La Vie Quotidience


in French Colonial Archaeology in the Southeast and Caribbean

Published by University Press of Florida

Published in print August 2011 | ISBN: 9780813036809
Published online January 2012 | e-ISBN: 9780813041841 | DOI:
La Vie Quotidience

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  • History and Theory of Archaeology


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Historical archaeological research has had a productive 30 years investigating the experiences and contexts of plantation slavery in the Caribbean. However, the French Caribbean, home to the majority of enslaved Africans, and the greatest source of European wealth in the region, has been overlooked. While many of the same general trends are expressed in the history of the sugar complex in the French Caribbean, specific events, such as the French Revolution, and cultural and economic characteristics that are distinctly French (the continued existence of a peasantry, different notions of the institution of slavery, etc.) influenced the specific trajectory of plantation slavery in Guadeloupe, Martinique, and St. Domingue. This chapter explores the experience of plantation slavery on a sugar estate in Guadeloupe, to investigate similarities and differences between the expressions of daily life on better-studied British plantations, and la vie quotidienne of enslaved people in a French colony.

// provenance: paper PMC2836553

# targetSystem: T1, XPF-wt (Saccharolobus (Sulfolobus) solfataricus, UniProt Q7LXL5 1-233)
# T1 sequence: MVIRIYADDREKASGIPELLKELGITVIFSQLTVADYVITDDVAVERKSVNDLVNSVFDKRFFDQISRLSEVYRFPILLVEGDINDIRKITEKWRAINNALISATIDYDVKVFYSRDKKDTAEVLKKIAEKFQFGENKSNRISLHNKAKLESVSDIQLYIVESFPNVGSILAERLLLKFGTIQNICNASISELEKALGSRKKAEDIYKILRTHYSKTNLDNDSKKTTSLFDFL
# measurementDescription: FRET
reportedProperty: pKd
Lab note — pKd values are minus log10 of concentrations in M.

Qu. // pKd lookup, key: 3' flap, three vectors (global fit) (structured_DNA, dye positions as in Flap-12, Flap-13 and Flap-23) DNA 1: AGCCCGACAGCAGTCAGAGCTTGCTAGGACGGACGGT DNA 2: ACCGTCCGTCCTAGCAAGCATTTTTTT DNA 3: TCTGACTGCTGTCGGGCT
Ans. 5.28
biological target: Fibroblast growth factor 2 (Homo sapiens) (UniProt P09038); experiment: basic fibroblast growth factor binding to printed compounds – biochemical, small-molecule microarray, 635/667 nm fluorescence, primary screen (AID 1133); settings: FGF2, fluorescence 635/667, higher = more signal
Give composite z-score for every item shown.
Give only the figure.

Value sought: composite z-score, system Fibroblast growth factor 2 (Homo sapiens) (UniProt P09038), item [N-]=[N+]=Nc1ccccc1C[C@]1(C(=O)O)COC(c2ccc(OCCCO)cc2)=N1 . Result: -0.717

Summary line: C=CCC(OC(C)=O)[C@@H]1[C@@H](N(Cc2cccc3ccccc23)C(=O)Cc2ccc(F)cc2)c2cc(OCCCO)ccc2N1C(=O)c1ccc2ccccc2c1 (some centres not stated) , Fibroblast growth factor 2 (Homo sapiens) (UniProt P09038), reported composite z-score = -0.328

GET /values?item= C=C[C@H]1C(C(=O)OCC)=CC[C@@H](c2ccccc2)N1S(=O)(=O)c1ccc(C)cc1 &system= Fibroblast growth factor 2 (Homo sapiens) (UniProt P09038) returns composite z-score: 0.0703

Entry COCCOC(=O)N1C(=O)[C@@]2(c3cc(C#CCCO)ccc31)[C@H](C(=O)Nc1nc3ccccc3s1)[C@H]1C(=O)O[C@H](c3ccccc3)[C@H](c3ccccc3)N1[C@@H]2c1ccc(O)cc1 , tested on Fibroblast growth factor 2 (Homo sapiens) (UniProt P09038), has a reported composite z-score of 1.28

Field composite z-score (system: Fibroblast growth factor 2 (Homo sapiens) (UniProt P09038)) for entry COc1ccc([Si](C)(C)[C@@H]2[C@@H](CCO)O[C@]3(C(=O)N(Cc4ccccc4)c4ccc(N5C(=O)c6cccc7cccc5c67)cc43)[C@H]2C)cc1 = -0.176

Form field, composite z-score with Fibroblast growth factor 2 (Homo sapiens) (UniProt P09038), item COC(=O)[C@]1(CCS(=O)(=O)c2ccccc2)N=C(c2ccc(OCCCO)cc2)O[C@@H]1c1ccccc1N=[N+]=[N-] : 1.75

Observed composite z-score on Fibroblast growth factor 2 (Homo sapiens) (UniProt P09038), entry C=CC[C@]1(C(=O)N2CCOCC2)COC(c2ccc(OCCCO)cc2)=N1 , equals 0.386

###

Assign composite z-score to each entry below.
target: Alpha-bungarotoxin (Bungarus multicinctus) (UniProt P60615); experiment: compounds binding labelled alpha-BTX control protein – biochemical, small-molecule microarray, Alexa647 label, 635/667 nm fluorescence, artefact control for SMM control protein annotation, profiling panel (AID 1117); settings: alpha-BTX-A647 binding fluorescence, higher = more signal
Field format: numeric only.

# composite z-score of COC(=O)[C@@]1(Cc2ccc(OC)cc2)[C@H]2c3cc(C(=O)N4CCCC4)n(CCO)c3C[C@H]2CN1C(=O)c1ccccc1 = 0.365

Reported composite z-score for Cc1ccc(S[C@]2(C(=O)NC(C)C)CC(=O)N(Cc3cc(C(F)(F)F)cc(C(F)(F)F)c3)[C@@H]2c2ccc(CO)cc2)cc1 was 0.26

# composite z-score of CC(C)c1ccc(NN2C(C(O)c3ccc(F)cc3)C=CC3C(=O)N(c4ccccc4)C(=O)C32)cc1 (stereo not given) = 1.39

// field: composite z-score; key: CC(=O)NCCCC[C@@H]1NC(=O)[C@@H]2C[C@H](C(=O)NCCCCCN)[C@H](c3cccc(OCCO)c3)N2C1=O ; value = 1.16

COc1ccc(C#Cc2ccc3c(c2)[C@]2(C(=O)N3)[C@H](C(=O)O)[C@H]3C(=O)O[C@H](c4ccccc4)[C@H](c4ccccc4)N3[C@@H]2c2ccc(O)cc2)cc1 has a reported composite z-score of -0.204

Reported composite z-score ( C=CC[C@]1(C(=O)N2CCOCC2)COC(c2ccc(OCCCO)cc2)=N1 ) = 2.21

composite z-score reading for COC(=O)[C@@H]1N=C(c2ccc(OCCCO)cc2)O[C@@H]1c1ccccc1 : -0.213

Keywords: Guadeloupe; French West Indies; sugar plantation; slavery; La Mahaudière; French Revolution

Chapter.  5983 words.  Illustrated.

Subjects: History and Theory of Archaeology

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